Viewers: in countries Watching now:
Architecture, design, and media professionals all over the world are using SketchUp to create detailed 3D models efficiently and quickly. In SketchUp 6 Essential Training, design expert George Maestri teaches the foundations of SketchUp's drawing, design, and rendering tools. He covers the fundamentals of the application, the interface, and the Sandbox extension, which is used to create realistic organic shapes and terrain. George also discusses how to model and texture objects from existing photographs and export models to Google Earth to visualize how buildings fit in a real landscape. Exercise files accompany the course.
In addition to the standard camera tools, SketchUp also has standard views that you can use. These are basically your top, bottom, left, and right viewports that you normally find if you are using AutoCAD or Maya or 3D MAX or any of these other 3D applications. You would be very familiar with the top viewport or the right viewport or so on. We have the same thing in SketchUp. It's just accessed through our standard views. We have top, bottom, left, and right here. In fact, let's go ahead and open a file and let's just go and use that Townhouses file.
So if we want to, we could just take a look at this from the top and you can see how it just positions camera straight down. We can also look at it from, for example, the right, which is the front of the buildings, and you can look at it from really any one of these standard viewports. Now if you wanted, you can actually bring this up as a toolbar. I find this kind of a handy toolbar to use. If you go under View > Toolbars and go to Views, it will go ahead and bring up that standard views toolbar. So we can look at it from an isometric standpoint, we can look at it from the top or any of these other viewports. And if you want, you can just drag that up under the menu bar and just dock that.
So you have that handy. Then the one thing you will probably notice is that when we hit the top viewport, it's not really an official top viewport. It still has Perspective. You can see how these would normally be right on top of each other. You can kind of see the sides of the building here. The reason for this is that it's still in Perspective mode. Now we can change the Perspective by going into our Camera view and just changing it to Parallel Projection. When we do Parallel Projection, it changes the angle of view so that all those lines are parallel.
So this is a true top view. This can be very handy for drawing. If you want to draw something and you know you want it to be straight on from the top when you draw, let's say we are drawing the outline of a building or something like that, you can get a true top view just by making sure you get Parallel Projection. Now we can turn that on and off. We go back to Perspective though we get a Perspective view. Now you can also keep Parallel Projection on in a Perspective view, but what you are getting is you are getting in the isometric view. You are getting a view that's not really a standard Perspective.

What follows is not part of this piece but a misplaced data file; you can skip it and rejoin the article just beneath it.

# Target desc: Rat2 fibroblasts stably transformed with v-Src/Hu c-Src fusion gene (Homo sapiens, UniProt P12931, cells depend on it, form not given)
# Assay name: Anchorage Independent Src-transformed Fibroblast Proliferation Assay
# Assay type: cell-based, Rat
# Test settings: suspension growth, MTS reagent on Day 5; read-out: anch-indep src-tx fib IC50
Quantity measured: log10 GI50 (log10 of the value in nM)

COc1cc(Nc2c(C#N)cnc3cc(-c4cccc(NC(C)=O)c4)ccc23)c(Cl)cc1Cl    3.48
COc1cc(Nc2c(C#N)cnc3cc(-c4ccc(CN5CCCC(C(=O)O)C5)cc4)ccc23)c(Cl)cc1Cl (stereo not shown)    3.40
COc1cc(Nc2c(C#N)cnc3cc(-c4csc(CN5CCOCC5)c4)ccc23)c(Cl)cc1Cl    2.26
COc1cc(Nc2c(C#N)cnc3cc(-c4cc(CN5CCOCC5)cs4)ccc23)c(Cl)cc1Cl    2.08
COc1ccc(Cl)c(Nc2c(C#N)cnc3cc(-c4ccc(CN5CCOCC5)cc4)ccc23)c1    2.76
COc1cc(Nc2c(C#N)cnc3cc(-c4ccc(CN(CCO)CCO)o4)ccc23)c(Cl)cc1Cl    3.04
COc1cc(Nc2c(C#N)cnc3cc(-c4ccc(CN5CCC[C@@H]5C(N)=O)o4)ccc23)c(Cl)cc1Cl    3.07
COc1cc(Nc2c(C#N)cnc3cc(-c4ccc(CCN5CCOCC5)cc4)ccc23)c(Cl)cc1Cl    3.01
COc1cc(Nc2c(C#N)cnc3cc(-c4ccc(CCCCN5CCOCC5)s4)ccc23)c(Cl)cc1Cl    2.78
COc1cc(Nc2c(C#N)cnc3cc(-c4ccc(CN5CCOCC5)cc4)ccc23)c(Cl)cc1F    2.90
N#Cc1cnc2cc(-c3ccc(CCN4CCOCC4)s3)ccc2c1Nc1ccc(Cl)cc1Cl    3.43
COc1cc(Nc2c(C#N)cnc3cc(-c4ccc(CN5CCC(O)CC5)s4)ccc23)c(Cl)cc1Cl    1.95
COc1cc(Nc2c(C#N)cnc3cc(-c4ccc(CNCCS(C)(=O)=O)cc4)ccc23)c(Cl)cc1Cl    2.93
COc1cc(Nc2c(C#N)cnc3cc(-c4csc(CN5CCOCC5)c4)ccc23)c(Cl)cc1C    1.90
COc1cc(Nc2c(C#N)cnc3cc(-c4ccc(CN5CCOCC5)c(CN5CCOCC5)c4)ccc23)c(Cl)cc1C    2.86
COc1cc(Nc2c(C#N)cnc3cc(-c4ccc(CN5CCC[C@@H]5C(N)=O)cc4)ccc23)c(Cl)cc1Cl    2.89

Now there is another type of Perspective here. In fact, let's go ahead and just move this so that we are on kind of a Perspective view here. We go on the Standard Perspective. This is essentially photographic as if we were taking a photograph of the building. But if we want, we can also go into what's called Two-Point Perspective. Now what Two- Point Perspective is is essentially it's that type of Perspective that you learned in grade school art class. It's where you take one point on each side of a horizon and you use that to create Two-Points Perspective. But your vertical lines are true vertical. So you don't really have a vertical Perspective. It's just left and right perspective.
That's kind of nice if you want it to look more like a drafted or a drawn thing. Perspective again, will make the vertical lines non-parallel. Now the last thing I want to show you with Cameras is that Google SketchUp does save your camera views. Now under the Camera menu, we have two options here called Previous and Next. What Previous does is it basically goes through our previous views. So we can essentially step through every change in viewport that we have had. If you want, you can go through it here as well. It's on the toolbar. So we can go through Previous and we can just go through all of our different viewports. So we can step through. So for example if I was looking at this and I was looking at that window for example and I was working on that and then I wanted to see how it looked, so I did a view Zoom Extents to see how it looked against everything else, I can just go back and forth between those just by hitting the Previous and the Next.
This can be very, very, very handy when you are working on something and you want to change viewports, you want to see how it looks from different angles. You just set up your viewport, even if it's a Top Parallel Projection versus a Perspective Zoom Extents. So you can do pretty much any viewport you want and then just step between them. It's a good substitute for having multiple viewports on the screen. You just go Previous and Next and that's where you can basically just scan through all of your different views. So those are pretty much the rest of the Camera tools that we have. So let's go ahead and move into ways of looking at the scene, ways of looking at different textures and styles within a SketchUp scene.
There are currently no FAQs about SketchUp 6 Essential Training.
Access exercise files from a button right under the course name.
Search within course videos and transcripts, and jump right to the results.
Remove icons showing you already watched videos if you want to start over.
Make the video wide, narrow, full-screen, or pop the player out of the page into its own window.